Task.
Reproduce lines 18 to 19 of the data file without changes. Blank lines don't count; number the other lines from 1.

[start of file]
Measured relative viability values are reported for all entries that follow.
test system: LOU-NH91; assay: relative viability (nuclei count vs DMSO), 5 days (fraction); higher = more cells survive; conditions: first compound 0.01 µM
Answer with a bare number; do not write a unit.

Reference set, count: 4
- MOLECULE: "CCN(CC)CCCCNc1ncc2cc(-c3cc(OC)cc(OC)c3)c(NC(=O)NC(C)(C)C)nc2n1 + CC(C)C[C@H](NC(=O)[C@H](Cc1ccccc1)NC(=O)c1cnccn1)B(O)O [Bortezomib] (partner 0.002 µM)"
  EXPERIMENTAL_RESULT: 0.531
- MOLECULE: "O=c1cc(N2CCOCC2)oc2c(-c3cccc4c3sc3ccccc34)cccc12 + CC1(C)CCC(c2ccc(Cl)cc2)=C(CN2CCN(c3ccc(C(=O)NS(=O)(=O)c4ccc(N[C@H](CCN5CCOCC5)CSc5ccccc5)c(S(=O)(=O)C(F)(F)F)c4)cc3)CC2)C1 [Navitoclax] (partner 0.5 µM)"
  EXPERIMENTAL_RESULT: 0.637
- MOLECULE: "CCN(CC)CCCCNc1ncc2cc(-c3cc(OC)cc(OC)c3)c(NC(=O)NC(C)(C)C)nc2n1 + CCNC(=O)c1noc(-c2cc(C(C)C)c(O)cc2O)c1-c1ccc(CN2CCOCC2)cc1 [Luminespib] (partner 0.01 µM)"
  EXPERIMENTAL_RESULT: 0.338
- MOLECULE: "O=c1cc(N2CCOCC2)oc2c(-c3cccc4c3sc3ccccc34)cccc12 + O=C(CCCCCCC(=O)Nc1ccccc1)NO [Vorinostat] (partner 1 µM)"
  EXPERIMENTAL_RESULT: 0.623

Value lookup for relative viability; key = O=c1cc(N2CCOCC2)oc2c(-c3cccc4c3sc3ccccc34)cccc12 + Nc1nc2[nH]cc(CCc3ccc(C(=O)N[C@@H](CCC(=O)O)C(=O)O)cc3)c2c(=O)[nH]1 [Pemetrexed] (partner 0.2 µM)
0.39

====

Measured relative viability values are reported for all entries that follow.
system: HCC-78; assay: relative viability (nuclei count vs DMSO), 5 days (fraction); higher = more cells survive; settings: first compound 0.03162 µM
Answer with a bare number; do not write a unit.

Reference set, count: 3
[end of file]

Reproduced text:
Answer with a bare number; do not write a unit.

Reference set, count: 3